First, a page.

North Carolina Newspapers

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BETH CITY, NORTH CAROLINA. FRIDAY MORNING, AUG. 3. 1923. EIGHT PAGES. NO. 178.
VOL. XIII. ........ v-- vug*:
X -
Dies of Stroke j
Of Apoplexy
End Came In Early Evening Without Warn
ing With Nobody But Mrs. Harding And
Nurses At His Bedside
(By The Associated Press.)
Presidential Headquarters, San Francisco, August 2.?
The President is dead.
Warren G. Harding died at 7:15 tonight (10:37 Eastern
Ihrof, without a moment's warning, of apoplexy, which
struck him down in his weakened condition, after an illness
of exactly a week.
The Chief Executive of the nation, and hy virtue of his
office a personality, and one of the world's leaders, he
passed at the prime of life when his physicians, his wife
and family, and the people of the United States thought
that medical skill, hope, and prayer liud won the hatilo
against disease.
The disease hhd heen conquereil. The fire was out. But
seven days of silent though great suffering hud left their
marks, and the stroke of apoplexy canic without an in
stant's warning and before physicians could he called, mem
bers of his party summoned or warned, or remedial meas
ures taken.
He passed from life's stage after having for nearly two
and a half years served the nation, and for many more
years his native state, Ohio.
A third official statement issued at 8:45 announced that
Vice President Calvin (>K?lidgc, the next man who occupies
the first position of the land, had been notified of the Pres
ident's death.
With the passing of Mr. Harding, the office of President
devolves upon Calvin Coulidge, Vice President of the United
States, a man retiring hi nature, hut demonstrated as string
in emergencies. He wus notified of the death of Mr. Hard
ing at his home at Plymouth, Vermont.
The suddenness with which the end. came is shown in
the fact tliat only Mrs. Harding and two nurses were in the
room at the time. Mrs. Harding, with her characteristic
faithfulness and constant tenderness was reading to the
President.
Then without a moment's warning, a slight shudder
passed through the President's frame. He collapsed, and
the end came. Immediately when the indications of dis
tress showed itself, Mrs. Harding ran to the door and called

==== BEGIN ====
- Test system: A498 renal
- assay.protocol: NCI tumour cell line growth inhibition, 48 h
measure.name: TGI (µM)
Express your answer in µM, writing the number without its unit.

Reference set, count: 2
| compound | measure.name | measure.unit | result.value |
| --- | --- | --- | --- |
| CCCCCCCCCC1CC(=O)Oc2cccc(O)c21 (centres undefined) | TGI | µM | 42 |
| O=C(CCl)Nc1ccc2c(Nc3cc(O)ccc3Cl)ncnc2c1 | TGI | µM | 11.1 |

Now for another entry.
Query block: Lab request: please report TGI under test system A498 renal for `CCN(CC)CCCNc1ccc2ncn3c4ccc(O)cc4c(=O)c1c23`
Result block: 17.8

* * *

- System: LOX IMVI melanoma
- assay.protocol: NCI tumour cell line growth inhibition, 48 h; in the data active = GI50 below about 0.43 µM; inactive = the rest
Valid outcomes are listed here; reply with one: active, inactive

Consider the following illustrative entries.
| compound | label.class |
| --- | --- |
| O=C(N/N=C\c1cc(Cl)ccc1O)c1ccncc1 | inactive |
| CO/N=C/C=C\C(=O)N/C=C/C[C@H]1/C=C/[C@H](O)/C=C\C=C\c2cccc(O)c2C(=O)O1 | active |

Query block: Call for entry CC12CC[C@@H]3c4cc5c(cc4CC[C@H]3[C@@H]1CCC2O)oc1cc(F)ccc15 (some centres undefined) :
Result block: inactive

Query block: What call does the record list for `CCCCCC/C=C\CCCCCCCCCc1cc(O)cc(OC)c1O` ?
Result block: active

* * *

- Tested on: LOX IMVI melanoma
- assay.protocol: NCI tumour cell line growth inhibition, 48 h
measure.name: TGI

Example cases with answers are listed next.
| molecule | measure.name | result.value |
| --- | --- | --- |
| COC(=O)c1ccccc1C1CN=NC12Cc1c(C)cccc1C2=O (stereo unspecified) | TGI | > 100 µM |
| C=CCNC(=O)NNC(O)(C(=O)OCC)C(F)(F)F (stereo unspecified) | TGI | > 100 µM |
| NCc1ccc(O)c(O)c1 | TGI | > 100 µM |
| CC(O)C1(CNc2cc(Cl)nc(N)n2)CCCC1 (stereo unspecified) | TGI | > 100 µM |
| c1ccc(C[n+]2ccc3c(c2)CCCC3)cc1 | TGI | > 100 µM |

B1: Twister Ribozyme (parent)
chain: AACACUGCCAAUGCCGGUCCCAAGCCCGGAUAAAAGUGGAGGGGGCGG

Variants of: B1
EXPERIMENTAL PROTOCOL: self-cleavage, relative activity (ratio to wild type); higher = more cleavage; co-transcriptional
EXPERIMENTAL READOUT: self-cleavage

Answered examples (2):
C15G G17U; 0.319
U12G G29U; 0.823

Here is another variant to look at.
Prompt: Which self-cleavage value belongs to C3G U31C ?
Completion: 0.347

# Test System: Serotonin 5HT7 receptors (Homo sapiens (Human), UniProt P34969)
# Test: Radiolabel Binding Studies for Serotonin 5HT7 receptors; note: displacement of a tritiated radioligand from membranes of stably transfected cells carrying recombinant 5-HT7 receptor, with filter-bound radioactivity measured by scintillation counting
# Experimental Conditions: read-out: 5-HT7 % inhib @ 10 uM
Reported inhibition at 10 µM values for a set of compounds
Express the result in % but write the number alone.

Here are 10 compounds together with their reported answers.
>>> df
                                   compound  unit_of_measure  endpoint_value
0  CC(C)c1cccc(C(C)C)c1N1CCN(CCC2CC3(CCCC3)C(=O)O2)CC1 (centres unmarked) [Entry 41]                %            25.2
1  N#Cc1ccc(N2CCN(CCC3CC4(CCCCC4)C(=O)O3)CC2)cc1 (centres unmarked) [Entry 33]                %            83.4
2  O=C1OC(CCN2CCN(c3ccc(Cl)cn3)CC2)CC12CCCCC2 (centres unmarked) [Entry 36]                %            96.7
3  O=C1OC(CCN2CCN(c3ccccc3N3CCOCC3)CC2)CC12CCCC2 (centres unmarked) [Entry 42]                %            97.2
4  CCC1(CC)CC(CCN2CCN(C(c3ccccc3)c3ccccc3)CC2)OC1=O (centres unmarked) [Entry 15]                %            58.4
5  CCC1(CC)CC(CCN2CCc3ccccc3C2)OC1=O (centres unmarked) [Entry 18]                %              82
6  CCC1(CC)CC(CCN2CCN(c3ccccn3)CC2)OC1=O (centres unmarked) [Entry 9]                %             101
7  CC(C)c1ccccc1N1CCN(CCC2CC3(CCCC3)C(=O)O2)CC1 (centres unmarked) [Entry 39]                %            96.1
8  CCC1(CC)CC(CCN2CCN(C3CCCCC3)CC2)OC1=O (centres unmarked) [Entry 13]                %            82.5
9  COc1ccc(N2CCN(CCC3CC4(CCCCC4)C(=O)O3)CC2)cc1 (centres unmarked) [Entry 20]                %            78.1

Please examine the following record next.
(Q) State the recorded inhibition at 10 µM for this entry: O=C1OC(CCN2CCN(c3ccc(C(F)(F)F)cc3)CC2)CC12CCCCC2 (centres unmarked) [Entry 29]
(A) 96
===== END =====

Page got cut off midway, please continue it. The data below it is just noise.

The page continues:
for Lieut. Commander Boone and the other physicians who
v came quickly. The hour was 7:15 Pacific time, which is
tfri37 Eastern time.
Warren G. Harding brought to the.
Prealdency an* Infinite patience and
kindness in dealing with public ques
tions and men, which enabled him to
handle the problem* of government j
without the stress and worry which !
had handicapped many of hla pre
decessors.
Whatever elae historian* may say
of hint there probably will be little
diHpute that few chief executive*
came to office In peace time faring
problem* more complex in their na
ture or greater In number. All |n-,
t< rnatlonal affalra were unbalanced
a* never before, with many principal
settlement* of the Great War still to
b< effectuated. At home the work of
reconstruction had only Just begun,j
.r ith bu*lne?* depressed, agriculture
prostrate and uretnploymenc general.
How Mr. Harding measured up to j
the task before him mu*t be left to
tli< historian, but his friends *ald
that coming to the Presidency a* he |
did with an open mind, a de*lrp for
counsel and an Intimate knowledge 1
of the processes of government ac- j
quired In his services In the genste.
he wa* the type of man needed for
the Job at such a time.
Preaching upon every occasion the
doctrine of Americanism, he set hla
face resolutely against "Kntangflng!
Alliances." While thus adhering to [
what he was pleased to t*rm the;
principles of the founding fathers, he'
nevertheless lent the moral assist
ance of the government In the effortsj
to bind up the wounds of the world. |
That Influence was once declared
by him to be not Inconsiderable, and1
*o America under his guidance had
a part, silent though It was In the
main, In effecting the settlements of
many vexing world questions. Its,
chief contribution was the Washing-:
ton Arms Conference at which the
principal powers covenanted to limit
the site of their navies and thus lift
from tax weary peoples the burden
of maintaining the race for naval su
premacy.
Along with the proffer of counsel
In effecting world settlements went
an Inslstsnce that American rig'its
i. recognised. In poliwhod pbrtn,
but with a directness of expression
that was not to be misconstrued, the
world was given to understand from
the very, flrjt of the Harding Admin
istration that the Tnlted States, free
ly respecting the rights of the other
nation*, asked for herself only that
to which she was entitled In simple
Justice, and that she could accept
nothing less
While In his dealings with Con*
gress Mr. Harding preferred the role
of counsellor rather than dictator,
he speedily removed any doubt that
hla gift of patience denoted any lack